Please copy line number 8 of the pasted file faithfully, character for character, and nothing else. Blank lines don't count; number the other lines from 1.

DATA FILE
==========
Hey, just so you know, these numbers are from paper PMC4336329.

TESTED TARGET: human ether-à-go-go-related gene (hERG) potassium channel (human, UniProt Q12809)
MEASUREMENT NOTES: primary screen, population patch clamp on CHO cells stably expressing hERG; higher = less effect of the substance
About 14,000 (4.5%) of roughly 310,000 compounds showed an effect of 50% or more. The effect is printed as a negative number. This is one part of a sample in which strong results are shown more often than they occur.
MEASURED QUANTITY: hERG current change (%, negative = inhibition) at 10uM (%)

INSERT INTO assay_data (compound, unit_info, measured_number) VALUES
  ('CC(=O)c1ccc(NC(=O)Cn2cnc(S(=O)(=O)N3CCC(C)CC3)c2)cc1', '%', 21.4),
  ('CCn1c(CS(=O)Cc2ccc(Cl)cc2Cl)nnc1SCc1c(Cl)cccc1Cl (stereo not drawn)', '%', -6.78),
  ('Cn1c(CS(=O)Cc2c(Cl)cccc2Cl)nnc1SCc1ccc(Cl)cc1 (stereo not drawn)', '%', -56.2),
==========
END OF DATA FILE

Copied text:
  ('CCn1c(CS(=O)Cc2ccc(Cl)cc2Cl)nnc1SCc1c(Cl)cccc1Cl (stereo not drawn)', '%', -6.78),